172. The Stooges - The Stooges (1969)
2. I Wanna Be Your Dog
3. We Will Fall
4. No Fun
5. Real Cool Time
7. Not Right
8. Little Doll
Here's punk! Well, proto-punk, but you know what I mean, together with MC5 this was the closest that you could get to punk in 1969. This album is actually closer to what would be punk in the late 70's, particularly due to it's "disaffected youth" lyrics. It is also not strange that his would come from Detroit, the same place that saw the birth of the MC5.
This is a great album, based on quite simple songs and some raw power, it works really well. John Cale was producing this and he might not have understood how loud The Stooges wanted to be, so it is a bit toned down, but the seeds are there for the future of Punk.
This album is populated by very catchy tunes and one big mood track in We Will Fall, which is really not that out of place here. It's dark and depressing like the rest of the album and although not heavy it is quite beautiful, and you can very muich see the hand of Velvet Underground here. The rest of the album is equally as memorable, if much louder, with the spotlight firmly on I Wanna Be Your Dog and 1969.
This is one of those albums you need, so stream it from Napster or Amazon UK or US.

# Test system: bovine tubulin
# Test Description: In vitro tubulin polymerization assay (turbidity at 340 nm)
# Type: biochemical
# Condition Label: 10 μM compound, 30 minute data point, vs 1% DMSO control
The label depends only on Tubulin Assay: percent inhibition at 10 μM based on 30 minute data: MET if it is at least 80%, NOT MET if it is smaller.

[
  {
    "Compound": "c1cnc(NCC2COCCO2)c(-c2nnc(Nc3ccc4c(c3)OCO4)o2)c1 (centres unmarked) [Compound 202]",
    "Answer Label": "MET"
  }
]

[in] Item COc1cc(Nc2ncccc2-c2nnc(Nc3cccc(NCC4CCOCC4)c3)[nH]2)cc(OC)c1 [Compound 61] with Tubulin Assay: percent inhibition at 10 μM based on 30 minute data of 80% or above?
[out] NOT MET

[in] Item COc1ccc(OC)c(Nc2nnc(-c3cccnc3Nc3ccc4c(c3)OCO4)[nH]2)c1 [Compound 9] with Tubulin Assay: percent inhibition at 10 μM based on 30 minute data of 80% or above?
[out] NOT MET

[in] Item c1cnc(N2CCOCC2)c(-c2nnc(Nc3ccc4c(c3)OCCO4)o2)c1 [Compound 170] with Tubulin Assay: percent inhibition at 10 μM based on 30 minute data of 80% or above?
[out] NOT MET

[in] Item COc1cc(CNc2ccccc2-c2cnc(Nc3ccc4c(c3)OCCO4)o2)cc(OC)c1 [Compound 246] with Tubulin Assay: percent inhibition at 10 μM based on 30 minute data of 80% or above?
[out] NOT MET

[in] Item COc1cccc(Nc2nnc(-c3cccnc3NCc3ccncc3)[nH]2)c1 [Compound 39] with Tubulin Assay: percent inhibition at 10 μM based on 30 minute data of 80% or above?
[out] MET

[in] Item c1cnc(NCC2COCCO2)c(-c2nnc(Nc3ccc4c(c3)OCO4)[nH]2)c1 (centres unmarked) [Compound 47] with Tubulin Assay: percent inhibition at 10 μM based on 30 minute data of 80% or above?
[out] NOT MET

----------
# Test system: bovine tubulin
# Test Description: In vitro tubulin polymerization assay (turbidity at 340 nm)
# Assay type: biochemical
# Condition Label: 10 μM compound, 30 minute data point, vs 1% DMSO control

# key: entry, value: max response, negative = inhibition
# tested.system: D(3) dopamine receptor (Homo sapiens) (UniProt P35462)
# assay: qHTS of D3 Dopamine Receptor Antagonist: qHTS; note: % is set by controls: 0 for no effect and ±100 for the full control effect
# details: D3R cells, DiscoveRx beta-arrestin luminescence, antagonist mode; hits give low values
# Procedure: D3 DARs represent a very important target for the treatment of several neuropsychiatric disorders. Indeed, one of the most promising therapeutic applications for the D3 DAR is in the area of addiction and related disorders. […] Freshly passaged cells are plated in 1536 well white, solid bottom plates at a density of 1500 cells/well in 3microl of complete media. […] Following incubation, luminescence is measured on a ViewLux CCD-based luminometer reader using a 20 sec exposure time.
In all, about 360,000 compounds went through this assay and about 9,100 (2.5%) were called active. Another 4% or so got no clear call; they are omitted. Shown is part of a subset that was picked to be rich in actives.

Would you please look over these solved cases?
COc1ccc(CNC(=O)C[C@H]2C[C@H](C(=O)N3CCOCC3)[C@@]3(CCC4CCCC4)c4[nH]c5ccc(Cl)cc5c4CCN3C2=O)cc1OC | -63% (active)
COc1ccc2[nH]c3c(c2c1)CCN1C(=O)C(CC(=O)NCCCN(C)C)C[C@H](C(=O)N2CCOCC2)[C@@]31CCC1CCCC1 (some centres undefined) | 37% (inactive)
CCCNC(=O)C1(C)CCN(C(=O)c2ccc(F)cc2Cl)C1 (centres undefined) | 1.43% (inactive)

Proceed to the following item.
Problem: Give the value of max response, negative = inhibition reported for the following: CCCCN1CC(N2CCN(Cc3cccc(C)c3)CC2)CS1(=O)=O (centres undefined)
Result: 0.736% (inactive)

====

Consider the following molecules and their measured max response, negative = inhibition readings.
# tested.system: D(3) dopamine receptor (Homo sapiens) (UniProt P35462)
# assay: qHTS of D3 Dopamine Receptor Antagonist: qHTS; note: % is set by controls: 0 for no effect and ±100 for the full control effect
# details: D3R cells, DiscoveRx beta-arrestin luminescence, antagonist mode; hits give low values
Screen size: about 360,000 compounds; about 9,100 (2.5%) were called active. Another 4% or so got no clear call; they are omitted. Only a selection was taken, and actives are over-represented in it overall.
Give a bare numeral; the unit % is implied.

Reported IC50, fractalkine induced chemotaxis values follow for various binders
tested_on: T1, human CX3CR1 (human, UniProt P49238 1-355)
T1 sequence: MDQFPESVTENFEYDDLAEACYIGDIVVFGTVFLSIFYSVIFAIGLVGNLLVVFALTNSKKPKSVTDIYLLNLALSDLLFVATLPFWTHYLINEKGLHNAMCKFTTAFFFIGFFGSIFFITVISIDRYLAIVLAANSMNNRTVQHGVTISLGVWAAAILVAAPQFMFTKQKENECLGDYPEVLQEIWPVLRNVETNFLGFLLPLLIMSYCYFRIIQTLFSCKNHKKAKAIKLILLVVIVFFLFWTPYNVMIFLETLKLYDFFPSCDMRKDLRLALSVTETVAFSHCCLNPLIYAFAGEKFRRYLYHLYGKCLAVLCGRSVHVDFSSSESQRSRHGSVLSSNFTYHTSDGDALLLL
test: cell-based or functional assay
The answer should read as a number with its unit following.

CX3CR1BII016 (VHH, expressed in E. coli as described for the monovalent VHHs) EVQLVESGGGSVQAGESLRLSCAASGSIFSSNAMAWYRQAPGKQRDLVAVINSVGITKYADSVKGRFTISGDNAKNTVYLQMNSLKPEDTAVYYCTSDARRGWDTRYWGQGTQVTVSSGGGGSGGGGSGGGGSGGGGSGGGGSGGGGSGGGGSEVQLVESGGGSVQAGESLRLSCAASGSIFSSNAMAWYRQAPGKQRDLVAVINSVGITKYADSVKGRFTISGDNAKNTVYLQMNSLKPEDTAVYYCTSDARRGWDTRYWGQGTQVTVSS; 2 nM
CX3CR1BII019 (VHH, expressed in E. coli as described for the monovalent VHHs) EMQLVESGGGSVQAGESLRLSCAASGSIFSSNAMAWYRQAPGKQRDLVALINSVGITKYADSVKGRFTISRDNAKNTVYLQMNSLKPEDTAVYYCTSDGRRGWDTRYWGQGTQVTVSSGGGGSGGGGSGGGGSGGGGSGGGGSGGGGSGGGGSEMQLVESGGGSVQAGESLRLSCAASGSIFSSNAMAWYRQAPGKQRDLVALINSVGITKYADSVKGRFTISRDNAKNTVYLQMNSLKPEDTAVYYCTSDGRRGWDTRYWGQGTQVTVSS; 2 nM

1. I Wanna Be Your Dog
3. We Will Fall
4. No Fun
I Wanna Be Your Dog with extra Kitty Goodness (also the only album version I could find):
For their first album, The Stooges had intended to record five songs: "I Wanna Be Your Dog", "No Fun", "1969", "Ann", and "We Will Fall". The five songs were staples of - and essentially the basis of - The Stooges' live set at the time. A typical Stooges song of the period would involve two minutes of composed song followed by several minutes of improvisation. Presuming that the five songs as normally performed would cover requirements for the album, the Stooges were told by Elektra that they needed more material. According to Iggy Pop, "We handed (the five-song version of the album) in and they refused it. They said, 'There aren't enough songs!' So we lied and said, 'That's OK, we've got lots more songs.'" (liner notes of 2005 reissue, p.9)
In reality, the Stooges were about a day ahead of themselves when Iggy made that statement to Elektra; overnight, the group wrote three more songs, "Real Cool Time", "Not Right", and "Little Doll", and played them for the first time in the studio.
An initial mix by producer John Cale that resembled fellow ex-Velvet Underground member Lou Reed's "closet mix" of their third album (ironically, Cale had quit the Velvets before that album was recorded) was rejected by Elektra. The mix as heard on the album was done by Iggy Pop and Elektra Records president Jac Holzman. Four of Cale's original mixes, and the full studio versions of "Ann" and "Not Right", appear on the bonus disc of the 2005 reissued version.
In 2003, the album was ranked number 185 on Rolling Stone magazine's list of the 500 greatest albums of all time.
In March 2005, Q magazine placed "I Wanna Be Your Dog" at number 13 in its list of the 100 Greatest Guitar Tracks.